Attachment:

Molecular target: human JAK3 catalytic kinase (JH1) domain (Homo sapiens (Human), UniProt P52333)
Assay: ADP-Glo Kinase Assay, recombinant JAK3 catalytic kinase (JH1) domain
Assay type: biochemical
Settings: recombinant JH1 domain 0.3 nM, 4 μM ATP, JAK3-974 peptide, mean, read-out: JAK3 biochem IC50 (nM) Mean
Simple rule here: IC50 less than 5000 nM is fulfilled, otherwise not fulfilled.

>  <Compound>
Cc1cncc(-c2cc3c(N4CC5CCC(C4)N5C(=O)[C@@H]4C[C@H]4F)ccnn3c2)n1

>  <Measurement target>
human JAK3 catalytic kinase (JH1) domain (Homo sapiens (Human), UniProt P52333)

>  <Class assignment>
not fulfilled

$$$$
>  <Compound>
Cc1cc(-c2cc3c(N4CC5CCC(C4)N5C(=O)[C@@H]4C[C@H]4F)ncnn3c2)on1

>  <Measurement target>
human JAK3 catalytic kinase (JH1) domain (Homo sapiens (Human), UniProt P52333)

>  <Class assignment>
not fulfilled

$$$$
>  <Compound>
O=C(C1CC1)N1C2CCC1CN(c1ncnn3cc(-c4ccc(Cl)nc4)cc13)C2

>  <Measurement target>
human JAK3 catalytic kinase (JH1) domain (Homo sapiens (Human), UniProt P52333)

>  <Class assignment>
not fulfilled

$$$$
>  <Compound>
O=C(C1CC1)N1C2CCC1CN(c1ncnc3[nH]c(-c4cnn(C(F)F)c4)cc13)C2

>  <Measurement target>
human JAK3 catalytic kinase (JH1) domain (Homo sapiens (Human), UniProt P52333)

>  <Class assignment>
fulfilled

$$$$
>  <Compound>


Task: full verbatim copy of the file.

Molecular target: human JAK3 catalytic kinase (JH1) domain (Homo sapiens (Human), UniProt P52333)
Assay: ADP-Glo Kinase Assay, recombinant JAK3 catalytic kinase (JH1) domain
Assay type: biochemical
Settings: recombinant JH1 domain 0.3 nM, 4 μM ATP, JAK3-974 peptide, mean, read-out: JAK3 biochem IC50 (nM) Mean
Simple rule here: IC50 less than 5000 nM is fulfilled, otherwise not fulfilled.

>  <Compound>
Cc1cncc(-c2cc3c(N4CC5CCC(C4)N5C(=O)[C@@H]4C[C@H]4F)ccnn3c2)n1

>  <Measurement target>
human JAK3 catalytic kinase (JH1) domain (Homo sapiens (Human), UniProt P52333)

>  <Class assignment>
not fulfilled

$$$$
>  <Compound>
Cc1cc(-c2cc3c(N4CC5CCC(C4)N5C(=O)[C@@H]4C[C@H]4F)ncnn3c2)on1

>  <Measurement target>
human JAK3 catalytic kinase (JH1) domain (Homo sapiens (Human), UniProt P52333)

>  <Class assignment>
not fulfilled

$$$$
>  <Compound>
O=C(C1CC1)N1C2CCC1CN(c1ncnn3cc(-c4ccc(Cl)nc4)cc13)C2

>  <Measurement target>
human JAK3 catalytic kinase (JH1) domain (Homo sapiens (Human), UniProt P52333)

>  <Class assignment>
not fulfilled

$$$$
>  <Compound>
O=C(C1CC1)N1C2CCC1CN(c1ncnc3[nH]c(-c4cnn(C(F)F)c4)cc13)C2

>  <Measurement target>
human JAK3 catalytic kinase (JH1) domain (Homo sapiens (Human), UniProt P52333)

>  <Class assignment>
fulfilled

$$$$
>  <Compound>